“The Wild still lingered in him and the wolf in him merely slept.”
-- Jack London, White Fang
Everyone around the neighborhood agreed. Tommy was a bright boy. From the time he first ventured forth beyond the confines of his picket fence on his red tricycle, he was recognized as a friendly, outgoing child, inquisitive and unafraid to ask questions.
Why do you give the car a bath?
Why do you plant the flowers?
Why do you feed the birds?
Why do you trim the bushes?
The Laurel Lane development was populated by upper middle class households, most of them older with children already in college, or moved out, or, in some cases, moved back in as adults. Consequently, Tommy was the only young child in the neighborhood and the sight of that little red tricycle, tooling down the concrete, soon taught everyone that questions trailed a few feet behind, like a close companion.
In an upscale neighborhood like Laurel Lane, the Peyne family was respected. Raymond, the father, was an oral surgeon with a partnership. His wife Lydia, in her mid-thirties, some fifteen years younger than Ray, was an outstanding homemaker, an active member of the homeowner association, and never failed to attend a Rotary event, where she was always a bright and vivacious presence. Lydia’s father, prone to dementia, stayed with them in the tastefully large colonial-style dwelling with a reasonable number of columns on the front, and what would one day be two large, stately oaks flanking a Japanese maple.
Laurel Lane was still a reasonably new neighborhood, the first homes, like the Peynes’, barely ten years old and a few lots still in various stages of development. The lane itself gently curved and looped around a couple square miles of lots with two different accesses from Route 10. In the center of the loop, a five square acre park was maintained by the Laurel Lane Homeowners Association.
As for little Tommy himself, well, he was a cute kid and no one really minded his questions. There was something about that inquisitive face that could involve anyone and, for every answer- which were different in many cases, as Tommy loved to point out- his lips would purse in such a delightful way and his brow would crinkle just so as to make anyone laugh, tousle his hair, and have the honest feeling that they had perpetuated knowledge in the world. For the selfishly affluent, a sense of giving back was important.
Of course, the tricycle on the sidewalk was soon replaced by a bicycle on the lane, a big yellow whip flag announcing the arrival of the inquisitive one. Tommy began going to school, and those in the neighborhood used to seeing him all the time felt a little poorer, a little guiltier, like maybe now they weren’t giving enough back to civilization. Summer vacation brought the boy again, and all was well. But now the questions reflected Tommy’s life in school, his assimilation into the outside world.
Why do people have different color skin?
Why do we walk through a metal detector at school?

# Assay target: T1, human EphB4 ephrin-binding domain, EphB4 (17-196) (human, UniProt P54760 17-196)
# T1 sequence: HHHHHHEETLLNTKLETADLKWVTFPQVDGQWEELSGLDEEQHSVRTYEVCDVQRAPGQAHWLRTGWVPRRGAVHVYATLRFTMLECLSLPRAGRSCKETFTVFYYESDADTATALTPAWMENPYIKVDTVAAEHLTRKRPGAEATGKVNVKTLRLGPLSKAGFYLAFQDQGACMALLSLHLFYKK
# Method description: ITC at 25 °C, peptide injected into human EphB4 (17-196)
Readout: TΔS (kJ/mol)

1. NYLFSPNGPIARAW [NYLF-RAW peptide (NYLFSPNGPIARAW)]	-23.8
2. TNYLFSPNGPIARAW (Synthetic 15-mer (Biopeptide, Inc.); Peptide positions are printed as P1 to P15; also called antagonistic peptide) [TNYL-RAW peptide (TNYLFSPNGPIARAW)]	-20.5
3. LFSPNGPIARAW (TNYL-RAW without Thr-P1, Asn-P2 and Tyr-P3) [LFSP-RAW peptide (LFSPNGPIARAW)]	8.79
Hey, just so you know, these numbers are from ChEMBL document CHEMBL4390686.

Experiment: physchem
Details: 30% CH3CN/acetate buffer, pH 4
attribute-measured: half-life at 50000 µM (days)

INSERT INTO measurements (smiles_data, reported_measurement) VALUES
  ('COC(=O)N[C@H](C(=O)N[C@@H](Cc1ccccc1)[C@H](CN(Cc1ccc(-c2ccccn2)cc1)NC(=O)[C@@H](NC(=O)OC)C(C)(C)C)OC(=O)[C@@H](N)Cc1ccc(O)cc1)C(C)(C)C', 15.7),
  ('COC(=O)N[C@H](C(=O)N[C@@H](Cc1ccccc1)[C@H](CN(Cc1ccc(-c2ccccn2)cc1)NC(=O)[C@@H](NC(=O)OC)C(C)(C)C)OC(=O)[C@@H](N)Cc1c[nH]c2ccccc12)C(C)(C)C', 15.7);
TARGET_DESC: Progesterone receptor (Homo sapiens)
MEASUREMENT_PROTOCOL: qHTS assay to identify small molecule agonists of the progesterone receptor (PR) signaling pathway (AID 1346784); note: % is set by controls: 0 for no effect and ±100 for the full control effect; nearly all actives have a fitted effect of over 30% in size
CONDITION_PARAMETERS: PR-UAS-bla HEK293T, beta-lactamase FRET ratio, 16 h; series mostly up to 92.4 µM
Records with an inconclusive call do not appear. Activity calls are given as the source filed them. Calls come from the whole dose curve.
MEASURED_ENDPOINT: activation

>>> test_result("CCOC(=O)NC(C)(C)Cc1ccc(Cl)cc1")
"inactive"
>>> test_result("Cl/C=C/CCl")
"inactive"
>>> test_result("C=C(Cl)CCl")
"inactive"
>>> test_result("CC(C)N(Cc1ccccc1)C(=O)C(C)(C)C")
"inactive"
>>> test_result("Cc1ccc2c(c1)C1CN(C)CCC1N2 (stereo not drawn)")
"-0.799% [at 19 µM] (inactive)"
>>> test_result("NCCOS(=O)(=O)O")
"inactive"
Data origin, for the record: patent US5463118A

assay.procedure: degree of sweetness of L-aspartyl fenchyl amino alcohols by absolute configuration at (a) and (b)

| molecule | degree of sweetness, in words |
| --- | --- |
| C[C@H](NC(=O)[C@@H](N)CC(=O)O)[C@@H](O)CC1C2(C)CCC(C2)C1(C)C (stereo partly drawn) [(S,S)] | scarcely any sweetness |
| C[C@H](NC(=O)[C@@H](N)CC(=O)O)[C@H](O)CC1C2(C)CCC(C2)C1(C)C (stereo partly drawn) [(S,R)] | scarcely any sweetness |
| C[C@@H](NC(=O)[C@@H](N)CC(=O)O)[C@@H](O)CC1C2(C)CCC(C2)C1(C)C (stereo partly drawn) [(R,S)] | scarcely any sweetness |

Why do some people have so much and others have so little?
He must have asked that last question to everyone in the neighborhood.
Its just the luck of the draw, said one.
Some people just handle their money better, said another.
Because we live in a free market system, said Norman Walsh, a retired investment banker. That means those of us who work harder end up having a little more than others.
Each answer was greeted with Tommy’s usual scrunch-faced scrutiny.
It was Norman Walsh, though, coming home from the golf course a few days later, who completely missed seeing the high-flying triangular flag of inquisition, and nearly ran Tommy over. The boy had stopped and was straddling his bicycle in the middle of Laurel Lane. Walsh’s cellular reception had dropped out on him, and he had been fiddling with his phone as he drove. He didn’t see Tommy in the street, staring up at the sky, until it was almost too late and his no-lock breaks shook him to a stop just feet from the boy.
Say here, Tommy boy! What are you up to?
The seven year old didn’t even acknowledge his presence, gazing into the sky. Come down here! Tommy yelled, gesturing to the air.
Norman Walsh peeked toward the sky, but the twelve pack he’d consumed through the course of the afternoon did not allow for a steady enough view to distinguish just what young Tommy might be seeing up there, or a good golf game for that matter.
Escaped canary, Norman thought, and drove around him.
But Tommy, even after that incident, could still be seen watching the sky, calling for something to come down, day in and day out, and the neighbors soon began to wonder what was going on here.
It was Lydia who first spotted it.
I’m telling you Ray, it was some kind of UFO or something, and when I saw it, it was like it just disappeared, like it ducked down behind the trees over in the park!
The wife thinks the boy is talking to aliens, Ray said to the neighborhood menfolk at one of their Saturday afternoon driveway gatherings and the menfolk all had a good laugh. By this time the sight of the boy waving to the sky was three weeks old and the neighborhood just shrugged and went on with fences, lawns, and rotary events, occasionally pausing to wonder what the curious boy was looking at.